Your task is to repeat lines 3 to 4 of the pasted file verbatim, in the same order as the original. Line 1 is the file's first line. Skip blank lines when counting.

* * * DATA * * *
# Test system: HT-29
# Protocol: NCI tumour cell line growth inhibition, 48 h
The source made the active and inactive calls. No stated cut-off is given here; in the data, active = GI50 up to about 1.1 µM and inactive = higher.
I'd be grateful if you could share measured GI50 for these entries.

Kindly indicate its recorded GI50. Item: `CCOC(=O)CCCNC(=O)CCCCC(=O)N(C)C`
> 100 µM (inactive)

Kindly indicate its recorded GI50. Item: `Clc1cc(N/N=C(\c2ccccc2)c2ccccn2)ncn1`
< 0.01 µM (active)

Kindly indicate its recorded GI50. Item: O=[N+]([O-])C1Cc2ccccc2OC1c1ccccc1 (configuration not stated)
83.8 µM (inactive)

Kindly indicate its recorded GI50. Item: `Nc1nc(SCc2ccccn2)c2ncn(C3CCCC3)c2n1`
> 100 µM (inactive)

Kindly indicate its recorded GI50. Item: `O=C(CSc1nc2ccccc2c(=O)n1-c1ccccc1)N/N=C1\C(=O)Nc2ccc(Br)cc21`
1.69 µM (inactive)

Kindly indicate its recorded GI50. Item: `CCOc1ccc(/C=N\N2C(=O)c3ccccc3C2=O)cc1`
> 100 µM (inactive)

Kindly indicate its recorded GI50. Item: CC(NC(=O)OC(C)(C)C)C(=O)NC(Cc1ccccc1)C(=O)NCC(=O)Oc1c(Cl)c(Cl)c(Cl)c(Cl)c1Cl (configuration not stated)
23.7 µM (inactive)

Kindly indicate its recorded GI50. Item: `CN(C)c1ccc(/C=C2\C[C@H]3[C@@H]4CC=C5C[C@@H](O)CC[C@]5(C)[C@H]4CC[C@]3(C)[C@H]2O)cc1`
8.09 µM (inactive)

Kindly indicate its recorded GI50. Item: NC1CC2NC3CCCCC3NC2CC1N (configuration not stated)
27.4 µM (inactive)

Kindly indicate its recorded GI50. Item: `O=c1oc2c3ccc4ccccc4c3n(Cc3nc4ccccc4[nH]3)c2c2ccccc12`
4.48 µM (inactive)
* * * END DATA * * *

The source made the active and inactive calls. No stated cut-off is given here; in the data, active = GI50 up to about 1.1 µM and inactive = higher.
I'd be grateful if you could share measured GI50 for these entries.